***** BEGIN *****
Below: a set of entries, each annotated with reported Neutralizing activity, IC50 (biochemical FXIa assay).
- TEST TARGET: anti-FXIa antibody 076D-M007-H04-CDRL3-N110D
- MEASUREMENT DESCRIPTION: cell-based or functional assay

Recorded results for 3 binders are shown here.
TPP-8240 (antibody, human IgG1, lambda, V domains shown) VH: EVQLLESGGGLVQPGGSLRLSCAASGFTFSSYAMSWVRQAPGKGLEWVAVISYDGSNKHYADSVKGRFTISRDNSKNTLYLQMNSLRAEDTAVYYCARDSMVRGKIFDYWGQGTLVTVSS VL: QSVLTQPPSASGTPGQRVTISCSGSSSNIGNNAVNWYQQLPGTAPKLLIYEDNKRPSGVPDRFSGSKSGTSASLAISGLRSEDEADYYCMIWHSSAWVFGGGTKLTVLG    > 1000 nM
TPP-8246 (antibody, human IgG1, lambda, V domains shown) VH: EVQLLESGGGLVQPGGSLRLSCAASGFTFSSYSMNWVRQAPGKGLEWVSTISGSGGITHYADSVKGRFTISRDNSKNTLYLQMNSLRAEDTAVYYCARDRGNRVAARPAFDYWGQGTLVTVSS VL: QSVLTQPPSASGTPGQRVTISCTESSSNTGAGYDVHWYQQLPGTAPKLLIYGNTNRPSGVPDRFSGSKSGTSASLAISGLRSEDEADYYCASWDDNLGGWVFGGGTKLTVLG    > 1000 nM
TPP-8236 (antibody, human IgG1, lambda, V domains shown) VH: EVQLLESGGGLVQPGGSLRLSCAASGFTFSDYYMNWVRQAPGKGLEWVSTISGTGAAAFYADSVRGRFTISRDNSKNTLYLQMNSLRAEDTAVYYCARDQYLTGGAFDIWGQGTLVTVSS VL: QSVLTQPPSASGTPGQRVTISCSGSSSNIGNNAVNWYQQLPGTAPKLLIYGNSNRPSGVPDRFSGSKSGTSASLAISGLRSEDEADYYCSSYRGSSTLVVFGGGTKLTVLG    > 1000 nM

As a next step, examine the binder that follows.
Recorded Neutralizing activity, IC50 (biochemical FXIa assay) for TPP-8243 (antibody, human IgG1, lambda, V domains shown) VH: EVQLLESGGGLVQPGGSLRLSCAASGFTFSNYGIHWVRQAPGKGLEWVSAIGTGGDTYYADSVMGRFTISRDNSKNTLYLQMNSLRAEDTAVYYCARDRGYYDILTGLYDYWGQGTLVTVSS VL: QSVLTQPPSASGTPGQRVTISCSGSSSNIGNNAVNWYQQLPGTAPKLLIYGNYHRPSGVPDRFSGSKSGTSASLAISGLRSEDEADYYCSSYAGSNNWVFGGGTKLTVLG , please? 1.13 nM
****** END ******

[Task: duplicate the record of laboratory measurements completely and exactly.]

Below: a set of entries, each annotated with reported Neutralizing activity, IC50 (biochemical FXIa assay).
- TEST TARGET: anti-FXIa antibody 076D-M007-H04-CDRL3-N110D
- MEASUREMENT DESCRIPTION: cell-based or functional assay

Recorded results for 3 binders are shown here.
TPP-8240 (antibody, human IgG1, lambda, V domains shown) VH: EVQLLESGGGLVQPGGSLRLSCAASGFTFSSYAMSWVRQAPGKGLEWVAVISYDGSNKHYADSVKGRFTISRDNSKNTLYLQMNSLRAEDTAVYYCARDSMVRGKIFDYWGQGTLVTVSS VL: QSVLTQPPSASGTPGQRVTISCSGSSSNIGNNAVNWYQQLPGTAPKLLIYEDNKRPSGVPDRFSGSKSGTSASLAISGLRSEDEADYYCMIWHSSAWVFGGGTKLTVLG    > 1000 nM
TPP-8246 (antibody, human IgG1, lambda, V domains shown) VH: EVQLLESGGGLVQPGGSLRLSCAASGFTFSSYSMNWVRQAPGKGLEWVSTISGSGGITHYADSVKGRFTISRDNSKNTLYLQMNSLRAEDTAVYYCARDRGNRVAARPAFDYWGQGTLVTVSS VL: QSVLTQPPSASGTPGQRVTISCTESSSNTGAGYDVHWYQQLPGTAPKLLIYGNTNRPSGVPDRFSGSKSGTSASLAISGLRSEDEADYYCASWDDNLGGWVFGGGTKLTVLG    > 1000 nM
TPP-8236 (antibody, human IgG1, lambda, V domains shown) VH: EVQLLESGGGLVQPGGSLRLSCAASGFTFSDYYMNWVRQAPGKGLEWVSTISGTGAAAFYADSVRGRFTISRDNSKNTLYLQMNSLRAEDTAVYYCARDQYLTGGAFDIWGQGTLVTVSS VL: QSVLTQPPSASGTPGQRVTISCSGSSSNIGNNAVNWYQQLPGTAPKLLIYGNSNRPSGVPDRFSGSKSGTSASLAISGLRSEDEADYYCSSYRGSSTLVVFGGGTKLTVLG    > 1000 nM

As a next step, examine the binder that follows.
Recorded Neutralizing activity, IC50 (biochemical FXIa assay) for TPP-8243 (antibody, human IgG1, lambda, V domains shown) VH: EVQLLESGGGLVQPGGSLRLSCAASGFTFSNYGIHWVRQAPGKGLEWVSAIGTGGDTYYADSVMGRFTISRDNSKNTLYLQMNSLRAEDTAVYYCARDRGYYDILTGLYDYWGQGTLVTVSS VL: QSVLTQPPSASGTPGQRVTISCSGSSSNIGNNAVNWYQQLPGTAPKLLIYGNYHRPSGVPDRFSGSKSGTSASLAISGLRSEDEADYYCSSYAGSNNWVFGGGTKLTVLG , please? 1.13 nM